Fun fact for you: my girlfriend works in theatre management. Bet you didn’t know that. But why am I telling you this? Well, never mind Little Shop of Horrors, imagine the little look of horrors on her face when I told her I’d never seen this before. Not that it’s the most well-known or beloved movie musical or stage show of all time, but in theatre circles, it’s considered brilliant. So I had to indulge her when she suggested that we watch it as part of our Halloween movie fest… Even if it’s not strictly a Halloween movie.
Based almost entirely on the stage musical and Frank Corman‘s original 1960 film of the same name, Little Shop of Horrors is a comedy horror that centres on a geeky flower shop worker named Seymour. Amidst a crush on his neighbour and a lot of stress being put on him by his boss, Seymour comes to work one day with a strange looking plant that begins to draw attention from the public. He names the plant ‘Audrey II’ after his secret love, and soon becomes a national sensation. Behind the scenes however, Seymour begins to notice some very sinister things about his famous Venus Fly-Trap.
Shooting this film on a sound stage was a brilliant choice; the whole production feels like a subtle homage to vintage movie musicals, which is lovely to see. However, it never feels so stagey that you forget it’s a feature film. Adapting this from stage to screen was apparently a struggle for director Frank Oz, but he was certainly successful in his efforts, not to mention the brilliance of the puppetry and design of Audrey II, which is especially impressive since it was made in 1986.
Whilst we’re on the topic of puppetry, am I the only one who thinks Audrey II is super cute? Just me? Okay…
What I didn’t know before coming into this was how brilliant the cast was. Using popular eighties actors like Rick Moranis in the main role was a wise decision, and it was really great to see Steve Martin doing something a little quirkier than his usual, generic stuff. Then, of course, there’s a Bill Murray cameo in which he manages to be wonderful in his short 3 minutes of screen time. The “Greek chorus” are underrated though; the three of them tie the whole film together, acting as an extremely talented trio of musical narrators who deserve the highest praise.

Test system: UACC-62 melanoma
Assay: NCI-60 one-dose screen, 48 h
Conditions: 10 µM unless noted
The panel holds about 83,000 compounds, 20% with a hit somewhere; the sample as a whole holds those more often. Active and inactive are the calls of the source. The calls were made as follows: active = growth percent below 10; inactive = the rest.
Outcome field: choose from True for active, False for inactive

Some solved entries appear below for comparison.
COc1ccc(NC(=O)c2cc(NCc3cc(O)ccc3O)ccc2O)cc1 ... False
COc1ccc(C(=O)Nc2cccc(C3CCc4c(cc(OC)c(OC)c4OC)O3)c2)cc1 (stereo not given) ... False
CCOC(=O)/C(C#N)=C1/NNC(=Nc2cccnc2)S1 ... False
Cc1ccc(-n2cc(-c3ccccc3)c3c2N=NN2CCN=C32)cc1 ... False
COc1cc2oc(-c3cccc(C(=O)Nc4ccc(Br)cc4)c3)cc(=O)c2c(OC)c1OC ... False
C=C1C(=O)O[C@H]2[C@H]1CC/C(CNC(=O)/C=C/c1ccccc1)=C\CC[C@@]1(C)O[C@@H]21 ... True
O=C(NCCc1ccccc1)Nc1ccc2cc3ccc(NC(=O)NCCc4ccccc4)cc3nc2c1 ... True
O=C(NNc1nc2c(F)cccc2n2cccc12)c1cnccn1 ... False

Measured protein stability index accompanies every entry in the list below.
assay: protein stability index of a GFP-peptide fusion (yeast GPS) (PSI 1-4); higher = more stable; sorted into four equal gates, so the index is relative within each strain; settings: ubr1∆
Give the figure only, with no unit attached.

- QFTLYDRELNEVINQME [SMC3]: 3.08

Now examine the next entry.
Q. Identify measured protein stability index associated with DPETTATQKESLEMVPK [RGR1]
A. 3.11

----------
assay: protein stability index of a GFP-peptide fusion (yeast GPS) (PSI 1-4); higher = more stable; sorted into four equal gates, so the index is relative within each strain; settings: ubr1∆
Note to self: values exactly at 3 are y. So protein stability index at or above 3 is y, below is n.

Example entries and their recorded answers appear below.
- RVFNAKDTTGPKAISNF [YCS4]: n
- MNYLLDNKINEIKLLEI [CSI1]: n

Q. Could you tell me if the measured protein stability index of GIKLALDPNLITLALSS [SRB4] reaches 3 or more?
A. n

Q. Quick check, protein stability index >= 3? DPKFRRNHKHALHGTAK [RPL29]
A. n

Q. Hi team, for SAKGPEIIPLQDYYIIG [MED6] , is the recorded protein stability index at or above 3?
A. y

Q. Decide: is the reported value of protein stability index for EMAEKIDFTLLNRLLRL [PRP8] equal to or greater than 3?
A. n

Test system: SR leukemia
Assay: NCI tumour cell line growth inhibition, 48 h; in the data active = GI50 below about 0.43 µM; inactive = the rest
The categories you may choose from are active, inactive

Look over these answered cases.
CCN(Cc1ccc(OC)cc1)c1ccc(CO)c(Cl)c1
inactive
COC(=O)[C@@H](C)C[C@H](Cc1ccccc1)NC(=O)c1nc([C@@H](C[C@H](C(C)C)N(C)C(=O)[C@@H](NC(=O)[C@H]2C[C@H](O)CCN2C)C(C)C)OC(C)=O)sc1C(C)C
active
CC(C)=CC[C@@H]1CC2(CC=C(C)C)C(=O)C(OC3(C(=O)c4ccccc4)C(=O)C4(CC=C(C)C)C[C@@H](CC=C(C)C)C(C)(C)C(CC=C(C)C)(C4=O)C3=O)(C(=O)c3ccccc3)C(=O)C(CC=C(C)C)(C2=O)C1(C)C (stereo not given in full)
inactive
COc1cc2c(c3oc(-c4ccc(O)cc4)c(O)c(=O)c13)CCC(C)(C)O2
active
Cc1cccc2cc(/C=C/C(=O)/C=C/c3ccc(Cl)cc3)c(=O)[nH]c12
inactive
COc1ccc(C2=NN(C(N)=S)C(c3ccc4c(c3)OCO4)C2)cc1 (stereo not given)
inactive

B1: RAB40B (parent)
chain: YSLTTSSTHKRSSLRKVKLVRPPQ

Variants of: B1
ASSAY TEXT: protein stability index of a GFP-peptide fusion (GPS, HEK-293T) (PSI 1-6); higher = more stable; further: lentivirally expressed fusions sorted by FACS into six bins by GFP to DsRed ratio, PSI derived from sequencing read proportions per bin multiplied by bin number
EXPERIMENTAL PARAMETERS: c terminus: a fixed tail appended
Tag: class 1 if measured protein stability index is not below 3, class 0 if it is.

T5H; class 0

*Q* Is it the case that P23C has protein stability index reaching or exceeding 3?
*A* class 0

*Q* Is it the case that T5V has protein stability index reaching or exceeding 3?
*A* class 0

Whilst the songs are not quite as iconic as the songs in similar musicals (personally I’d only heard the titular theme song beforehand), that’s fine as long as the plot is interesting. A giant man-eating plant? Can’t get more interesting than that, surely. Some songs are decent though, don’t get me wrong. In particular, “Feed Me” is so entertaining to behold, and is rambunctiously performed by Levi Stubbs of The Four Tops fame.
The story itself isn’t exactly the most complicated or complex thing you’ll ever come across, but what it does have is originality. Many think that the concept comes from an old story from 1932 about a man-eating plant named “Green Thoughts”, but even so, it’s a really fun, often comedic story to have adapted into a musical, and is therefore quite easy to appreciate.
Sure, it’s not my favourite musical of all time and it does drag a little here and there. What it is though is the exact kind of stupid, campy fun I was looking for on a Sunday evening, so I respect it for what it is.
Little Shop of Horrors is available to stream on Sky Cinema and Now TV in the UK.
TQR Category Ratings:
Costume & Set Design:
Overall Enjoyability Rating: